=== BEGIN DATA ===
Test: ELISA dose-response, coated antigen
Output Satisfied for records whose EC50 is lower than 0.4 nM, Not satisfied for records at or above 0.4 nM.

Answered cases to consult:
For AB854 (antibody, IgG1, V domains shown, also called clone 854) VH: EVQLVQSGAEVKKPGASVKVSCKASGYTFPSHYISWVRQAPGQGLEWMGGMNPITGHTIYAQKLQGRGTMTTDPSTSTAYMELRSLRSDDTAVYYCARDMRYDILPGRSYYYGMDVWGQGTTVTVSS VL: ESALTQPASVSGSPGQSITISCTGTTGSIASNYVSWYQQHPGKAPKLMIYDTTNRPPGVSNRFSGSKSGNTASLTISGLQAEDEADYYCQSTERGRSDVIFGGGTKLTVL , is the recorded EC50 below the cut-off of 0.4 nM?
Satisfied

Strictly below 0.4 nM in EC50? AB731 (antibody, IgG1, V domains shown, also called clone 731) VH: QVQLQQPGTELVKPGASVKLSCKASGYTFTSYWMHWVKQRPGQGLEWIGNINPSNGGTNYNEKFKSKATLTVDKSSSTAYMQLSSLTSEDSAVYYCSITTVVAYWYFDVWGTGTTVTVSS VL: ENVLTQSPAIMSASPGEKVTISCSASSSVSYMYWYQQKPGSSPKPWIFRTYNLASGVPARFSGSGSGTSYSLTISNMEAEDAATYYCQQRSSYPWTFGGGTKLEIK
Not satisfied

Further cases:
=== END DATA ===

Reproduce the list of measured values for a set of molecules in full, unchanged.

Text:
Test: ELISA dose-response, coated antigen
Output Satisfied for records whose EC50 is lower than 0.4 nM, Not satisfied for records at or above 0.4 nM.

Answered cases to consult:
For AB854 (antibody, IgG1, V domains shown, also called clone 854) VH: EVQLVQSGAEVKKPGASVKVSCKASGYTFPSHYISWVRQAPGQGLEWMGGMNPITGHTIYAQKLQGRGTMTTDPSTSTAYMELRSLRSDDTAVYYCARDMRYDILPGRSYYYGMDVWGQGTTVTVSS VL: ESALTQPASVSGSPGQSITISCTGTTGSIASNYVSWYQQHPGKAPKLMIYDTTNRPPGVSNRFSGSKSGNTASLTISGLQAEDEADYYCQSTERGRSDVIFGGGTKLTVL , is the recorded EC50 below the cut-off of 0.4 nM?
Satisfied

Strictly below 0.4 nM in EC50? AB731 (antibody, IgG1, V domains shown, also called clone 731) VH: QVQLQQPGTELVKPGASVKLSCKASGYTFTSYWMHWVKQRPGQGLEWIGNINPSNGGTNYNEKFKSKATLTVDKSSSTAYMQLSSLTSEDSAVYYCSITTVVAYWYFDVWGTGTTVTVSS VL: ENVLTQSPAIMSASPGEKVTISCSASSSVSYMYWYQQKPGSSPKPWIFRTYNLASGVPARFSGSGSGTSYSLTISNMEAEDAATYYCQQRSSYPWTFGGGTKLEIK
Not satisfied

Further cases: